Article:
When I came to understand the potential value in spending more money just to be in a physical space with other people who are willing and able to spend more money, it became immediately clear to me that this same principle has obvious applications in real estate. Because I have never been wealthy, I have never lived in particularly expensive places; I have always tended to rent whatever is the cheapest apartment I could find. This has the natural consequence that I tend to share apartment buildings with other people who are also the most economically-disadvantaged people in the city. My neighbors have always been people who throw trash into the building's hallways, people who stay up late playing loud music and smoking drugs (it's not like they have a job to go to the next day anyway), and people who heap thousands of children and dogs into a tiny apartment, thus creating an environment where there is always some child screaming or crying or a dog barking or howling.

Because I have always been barely able to afford my own costs of living, it has never really occurred to me to think about buying more expensive apartments to try to mitigate these problems. When I look at an apartment, I tend to look at the quality of the apartment itself, because that is all that you can really see, and it is not difficult to find clean, well-built apartments that do not cost much money, so I usually end up going for these. The problem, of course, is that other people also follow this same process, which is why I end up with neighbors who are stupid and uncivilized. It does occur to me, when I think upon the matter, that living in more expensive housing would cause me to have a different class of neighbors, although I am not quite sure what they would be like. One of the big problems with looking for a place to live is that you can't see your neighbors and so you won't know what kind of people are living next door until you've already lived there for a while.

This being the case, it is obviously wrong to believe that more expensive places automatically have better neighbors. It would be a lie to suggest that wealthy people are all classy; of course, there are wealthy people who lack self-control, going on cocaine-fueled benders and crashing million-dollar sports cars just because they can. But it would be equally absurd, if not more so, to suggest that all economically poor people are classy; while there are obviously other people like me, people who are poor because they are more interested in reading Kant than figuring out how to become wealthy businesspeople, there are also plenty of people who are poor because of drug addictions (bearing in mind that music is a drug), lack of self-control, and sheer apathy. Living in a wealthier neighborhood could potentially help mitigate some of these problems and grant me the benefit of neighbors who better understand the importance of self-discipline, striving for big life goals, and fostering new development. And all of this comes not from buying any inherently better product or service, but just from paying more for a space.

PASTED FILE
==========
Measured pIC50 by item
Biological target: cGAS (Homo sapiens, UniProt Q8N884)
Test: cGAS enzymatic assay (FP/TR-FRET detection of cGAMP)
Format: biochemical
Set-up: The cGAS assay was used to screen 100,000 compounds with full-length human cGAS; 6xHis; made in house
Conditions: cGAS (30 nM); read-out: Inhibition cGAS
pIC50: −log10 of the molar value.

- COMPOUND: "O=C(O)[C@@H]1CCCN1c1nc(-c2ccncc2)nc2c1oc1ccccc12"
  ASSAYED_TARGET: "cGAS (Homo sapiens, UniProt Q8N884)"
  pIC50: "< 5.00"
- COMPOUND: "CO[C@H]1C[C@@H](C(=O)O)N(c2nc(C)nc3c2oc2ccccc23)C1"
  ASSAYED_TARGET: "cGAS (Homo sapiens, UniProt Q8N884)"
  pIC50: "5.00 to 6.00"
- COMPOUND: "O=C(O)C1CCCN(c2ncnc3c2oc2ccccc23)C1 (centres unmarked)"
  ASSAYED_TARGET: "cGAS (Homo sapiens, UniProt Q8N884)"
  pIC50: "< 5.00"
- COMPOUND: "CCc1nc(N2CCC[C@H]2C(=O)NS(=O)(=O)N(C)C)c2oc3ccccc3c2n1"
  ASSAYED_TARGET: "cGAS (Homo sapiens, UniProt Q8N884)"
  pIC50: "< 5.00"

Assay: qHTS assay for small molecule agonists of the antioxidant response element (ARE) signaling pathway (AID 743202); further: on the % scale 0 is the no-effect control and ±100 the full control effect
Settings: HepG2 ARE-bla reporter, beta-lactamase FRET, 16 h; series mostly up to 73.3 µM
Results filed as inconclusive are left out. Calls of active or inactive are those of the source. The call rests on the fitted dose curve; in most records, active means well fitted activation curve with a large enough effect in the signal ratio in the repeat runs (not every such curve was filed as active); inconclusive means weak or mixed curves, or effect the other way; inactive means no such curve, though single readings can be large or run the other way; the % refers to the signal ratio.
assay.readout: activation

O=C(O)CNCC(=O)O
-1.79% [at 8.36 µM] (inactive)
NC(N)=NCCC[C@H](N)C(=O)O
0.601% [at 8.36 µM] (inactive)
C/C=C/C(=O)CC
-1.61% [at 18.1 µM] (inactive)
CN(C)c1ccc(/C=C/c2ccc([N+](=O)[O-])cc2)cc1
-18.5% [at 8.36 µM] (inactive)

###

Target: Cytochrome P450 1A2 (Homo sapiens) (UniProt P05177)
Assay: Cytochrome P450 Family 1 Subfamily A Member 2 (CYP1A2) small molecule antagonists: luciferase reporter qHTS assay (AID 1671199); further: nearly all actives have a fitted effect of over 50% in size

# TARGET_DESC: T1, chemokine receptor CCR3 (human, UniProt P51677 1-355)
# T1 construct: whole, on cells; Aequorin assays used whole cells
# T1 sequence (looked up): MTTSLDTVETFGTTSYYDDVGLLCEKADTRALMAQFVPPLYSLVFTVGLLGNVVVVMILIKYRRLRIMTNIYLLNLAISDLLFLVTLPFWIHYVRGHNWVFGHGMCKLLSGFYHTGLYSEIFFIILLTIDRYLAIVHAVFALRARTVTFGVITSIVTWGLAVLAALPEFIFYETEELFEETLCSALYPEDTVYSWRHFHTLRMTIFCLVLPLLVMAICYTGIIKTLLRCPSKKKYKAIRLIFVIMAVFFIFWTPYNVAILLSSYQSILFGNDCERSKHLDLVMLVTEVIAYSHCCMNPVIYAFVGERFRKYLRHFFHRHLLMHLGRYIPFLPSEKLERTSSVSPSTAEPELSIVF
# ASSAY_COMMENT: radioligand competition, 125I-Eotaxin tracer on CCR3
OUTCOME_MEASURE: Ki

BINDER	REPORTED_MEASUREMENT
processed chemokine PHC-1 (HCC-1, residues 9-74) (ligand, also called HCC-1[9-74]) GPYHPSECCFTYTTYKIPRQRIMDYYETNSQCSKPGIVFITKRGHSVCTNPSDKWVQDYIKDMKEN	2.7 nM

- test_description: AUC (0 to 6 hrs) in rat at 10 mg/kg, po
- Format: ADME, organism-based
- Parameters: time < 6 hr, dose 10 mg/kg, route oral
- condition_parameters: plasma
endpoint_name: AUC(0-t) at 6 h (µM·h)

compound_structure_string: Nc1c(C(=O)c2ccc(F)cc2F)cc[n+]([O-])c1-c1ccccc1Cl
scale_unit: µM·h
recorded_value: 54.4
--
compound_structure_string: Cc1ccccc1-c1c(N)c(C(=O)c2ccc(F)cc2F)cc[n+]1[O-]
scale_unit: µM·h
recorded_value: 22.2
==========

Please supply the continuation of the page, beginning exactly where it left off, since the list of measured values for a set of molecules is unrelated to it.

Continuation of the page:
This is why I say that "spatial products" are particularly affected by this idea. When you are buying a train ticket, you're not really buying anything other than a space on a train. When you buy real estate, you are not really buying whatever house or building exists on the property; what you're buying is, above all, the space itself. If you don't like a house, you can always renovate it. In fact, you can tear down the house and rebuild it, and if you live in a city, doing this will probably cost you much less than what the property itself would cost, because in real estate, what's really expensive is not the building, but rather the space. This is why people always say that the three most important things when shopping for real estate are "Location, location, location". Anything else about a property can be changed: If you own a house, you can modify or scrap and rebuild that house however you want, but you can't change where the property is located, and if the area has bad neighbors, that's something you cannot change.

So when you're buying a space, it may be worth paying more money to get a good space. When you're buying any physical good, it may be worth paying more money to get a high-quality product. And if you're socially-minded, you may want to spend more money on products just to enable a fairer economy and a better quality of life for the people who produce those products. But all of this being the case, there are still plenty of people who are short-sighted enough to just see prices, and automatically buy whatever is the cheapest thing they can find. Those people deserve exactly what they get.

European D&D alignments

Lawful good: Germany, Austria, Slovakia
Neutral good: UK, Hungary, Croatia
Chaotic good: Russia, Scandinavia, Lithuania
Lawful neutral: Poland, Switzerland, Slovenia
True neutral: Netherlands, Finland, Microstates
Chaotic neutral: Czechia, Ireland, Ukraine
Lawful evil: Spain, Serbia, Åland
Neutral evil: Italy, Albania, Romania
Chaotic evil: France, Greece, Bosnia

Lessons in Realpolitik